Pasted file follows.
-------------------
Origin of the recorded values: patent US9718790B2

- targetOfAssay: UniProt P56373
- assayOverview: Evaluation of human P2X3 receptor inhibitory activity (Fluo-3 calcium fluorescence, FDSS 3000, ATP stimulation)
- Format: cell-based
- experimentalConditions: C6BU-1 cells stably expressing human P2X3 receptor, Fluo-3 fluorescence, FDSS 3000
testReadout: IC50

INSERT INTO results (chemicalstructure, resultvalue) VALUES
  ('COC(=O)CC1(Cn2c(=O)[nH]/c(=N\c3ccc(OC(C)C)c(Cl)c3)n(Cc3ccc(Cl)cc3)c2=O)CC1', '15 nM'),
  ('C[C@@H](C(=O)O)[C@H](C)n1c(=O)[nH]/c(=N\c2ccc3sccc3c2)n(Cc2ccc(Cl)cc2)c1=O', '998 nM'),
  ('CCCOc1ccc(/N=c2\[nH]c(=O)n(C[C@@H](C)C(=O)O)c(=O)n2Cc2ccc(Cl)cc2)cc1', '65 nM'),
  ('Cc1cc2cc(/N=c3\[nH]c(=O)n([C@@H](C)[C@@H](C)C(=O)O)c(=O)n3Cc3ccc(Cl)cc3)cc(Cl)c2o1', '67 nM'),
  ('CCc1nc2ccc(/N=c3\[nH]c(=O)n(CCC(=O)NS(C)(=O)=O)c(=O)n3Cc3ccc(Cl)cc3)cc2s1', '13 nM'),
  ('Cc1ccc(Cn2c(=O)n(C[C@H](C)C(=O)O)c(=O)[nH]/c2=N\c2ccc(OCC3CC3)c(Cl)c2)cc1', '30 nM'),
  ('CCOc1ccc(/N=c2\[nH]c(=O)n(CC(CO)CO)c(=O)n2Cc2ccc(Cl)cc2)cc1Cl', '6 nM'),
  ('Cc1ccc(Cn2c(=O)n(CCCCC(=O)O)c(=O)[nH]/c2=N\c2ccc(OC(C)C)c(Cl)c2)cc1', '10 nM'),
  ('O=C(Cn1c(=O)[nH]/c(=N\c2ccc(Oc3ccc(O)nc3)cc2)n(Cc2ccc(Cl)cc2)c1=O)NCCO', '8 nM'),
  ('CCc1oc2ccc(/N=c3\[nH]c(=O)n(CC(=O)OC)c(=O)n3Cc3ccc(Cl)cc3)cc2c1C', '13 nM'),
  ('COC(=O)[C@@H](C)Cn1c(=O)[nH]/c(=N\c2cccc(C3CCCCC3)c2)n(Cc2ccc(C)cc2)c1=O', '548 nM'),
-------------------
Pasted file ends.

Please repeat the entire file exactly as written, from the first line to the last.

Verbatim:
Origin of the recorded values: patent US9718790B2

- targetOfAssay: UniProt P56373
- assayOverview: Evaluation of human P2X3 receptor inhibitory activity (Fluo-3 calcium fluorescence, FDSS 3000, ATP stimulation)
- Format: cell-based
- experimentalConditions: C6BU-1 cells stably expressing human P2X3 receptor, Fluo-3 fluorescence, FDSS 3000
testReadout: IC50

INSERT INTO results (chemicalstructure, resultvalue) VALUES
  ('COC(=O)CC1(Cn2c(=O)[nH]/c(=N\c3ccc(OC(C)C)c(Cl)c3)n(Cc3ccc(Cl)cc3)c2=O)CC1', '15 nM'),
  ('C[C@@H](C(=O)O)[C@H](C)n1c(=O)[nH]/c(=N\c2ccc3sccc3c2)n(Cc2ccc(Cl)cc2)c1=O', '998 nM'),
  ('CCCOc1ccc(/N=c2\[nH]c(=O)n(C[C@@H](C)C(=O)O)c(=O)n2Cc2ccc(Cl)cc2)cc1', '65 nM'),
  ('Cc1cc2cc(/N=c3\[nH]c(=O)n([C@@H](C)[C@@H](C)C(=O)O)c(=O)n3Cc3ccc(Cl)cc3)cc(Cl)c2o1', '67 nM'),
  ('CCc1nc2ccc(/N=c3\[nH]c(=O)n(CCC(=O)NS(C)(=O)=O)c(=O)n3Cc3ccc(Cl)cc3)cc2s1', '13 nM'),
  ('Cc1ccc(Cn2c(=O)n(C[C@H](C)C(=O)O)c(=O)[nH]/c2=N\c2ccc(OCC3CC3)c(Cl)c2)cc1', '30 nM'),
  ('CCOc1ccc(/N=c2\[nH]c(=O)n(CC(CO)CO)c(=O)n2Cc2ccc(Cl)cc2)cc1Cl', '6 nM'),
  ('Cc1ccc(Cn2c(=O)n(CCCCC(=O)O)c(=O)[nH]/c2=N\c2ccc(OC(C)C)c(Cl)c2)cc1', '10 nM'),
  ('O=C(Cn1c(=O)[nH]/c(=N\c2ccc(Oc3ccc(O)nc3)cc2)n(Cc2ccc(Cl)cc2)c1=O)NCCO', '8 nM'),
  ('CCc1oc2ccc(/N=c3\[nH]c(=O)n(CC(=O)OC)c(=O)n3Cc3ccc(Cl)cc3)cc2c1C', '13 nM'),
  ('COC(=O)[C@@H](C)Cn1c(=O)[nH]/c(=N\c2cccc(C3CCCCC3)c2)n(Cc2ccc(C)cc2)c1=O', '548 nM'),